Usually, a fig tree only requires a soil depth of 1-1.5 meters. The root network of a single tree can be several thousand meters long, in this respect, the root of a regular fig tree can hardly compete. Nevertheless, this very tree root tops another record list because no other plant has roots that penetrate deeper into the soil than the fig tree, which is native to South Africa.

Sometimes we wonder about plants and trees that grow and thrive in extremely unreal and dry areas. We are unable to comprehend the connection of the plant and the harsh climatic conditions above the surface of the earth, yet, the plant still grows. The scorching heat and long periods without clouds and rain supply do not automatically mean the absence of growing flora. We only recognize the tip of the iceberg, most of the flora remains hidden from us, since it penetrates deep into the earth.

The situation is similar to the fig tree species which is found in South Africa. It grows there on the rocks and can survive there very well. While some of the roots above the surface of the earth offer a firm hold on the hard rock, a single, about ten to twenty centimeters thick root strand penetrates deep into the earth through massive rocks. As it grows through partially thick layers of earth and obstacles, the root continuously searches for water, automatically making its way through gaps in the rock and porous rock. At the tip of the root, it secretes a slimy secretion, which loosens and decomposes the layers of the earth.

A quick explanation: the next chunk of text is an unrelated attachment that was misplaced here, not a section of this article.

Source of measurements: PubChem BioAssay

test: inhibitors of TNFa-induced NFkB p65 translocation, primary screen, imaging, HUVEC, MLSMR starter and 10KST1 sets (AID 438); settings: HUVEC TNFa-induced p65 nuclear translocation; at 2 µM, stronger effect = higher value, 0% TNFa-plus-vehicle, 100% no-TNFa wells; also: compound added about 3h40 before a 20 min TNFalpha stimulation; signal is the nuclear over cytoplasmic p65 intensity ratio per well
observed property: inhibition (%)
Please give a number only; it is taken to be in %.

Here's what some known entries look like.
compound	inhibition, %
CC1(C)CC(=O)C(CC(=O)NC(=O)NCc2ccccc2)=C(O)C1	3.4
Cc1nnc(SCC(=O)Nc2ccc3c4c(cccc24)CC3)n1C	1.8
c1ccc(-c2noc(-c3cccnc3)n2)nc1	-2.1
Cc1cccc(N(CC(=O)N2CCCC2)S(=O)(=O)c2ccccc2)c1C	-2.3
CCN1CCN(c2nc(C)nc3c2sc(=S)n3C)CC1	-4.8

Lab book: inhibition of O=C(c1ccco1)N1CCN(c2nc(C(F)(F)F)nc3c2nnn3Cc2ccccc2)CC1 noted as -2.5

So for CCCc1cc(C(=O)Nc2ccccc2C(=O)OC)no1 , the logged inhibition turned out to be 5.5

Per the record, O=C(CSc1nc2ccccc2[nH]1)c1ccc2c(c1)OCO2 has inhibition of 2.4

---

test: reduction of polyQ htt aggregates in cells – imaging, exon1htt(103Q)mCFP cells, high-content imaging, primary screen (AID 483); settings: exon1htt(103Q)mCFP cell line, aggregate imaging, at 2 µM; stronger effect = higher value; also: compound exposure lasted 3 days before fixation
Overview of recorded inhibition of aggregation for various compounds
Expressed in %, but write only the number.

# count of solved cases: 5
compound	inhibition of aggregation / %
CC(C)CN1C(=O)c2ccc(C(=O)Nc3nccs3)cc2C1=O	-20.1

Water supply from a depth of 120 meters

Fig tree
Image Source – Wikimedia Commons

The root’s urge to water is unstoppable because only the water supply enables the fruit-bearing part of the tree on the earth’s surface to survive. There is a cave system in South Africa known as the Echo Caves and there, the path of the plants through the underground can be traced very well. The single root runs through the caves like a water pipe, then disappears back into the ground until the groundwater or another water source is finally reached. When the time comes and water is found, the long journey ends.

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This particular fig tree has a root with the deepest measurement of 120 meters which is massive for a tree root. It shows the trees’ fight for survival and success. Along with that, the time of this trip, which is the time it took to grow to a record-breaking length, is also extremely impressive. It took a full 70 years to grow 120 meters looking for a water source. The search for the source of the water ended, and from then on the root pumps about 25 liters of water a day all the way up to the fig tree, which defies the heat and drought in the dry environment of South Africa.

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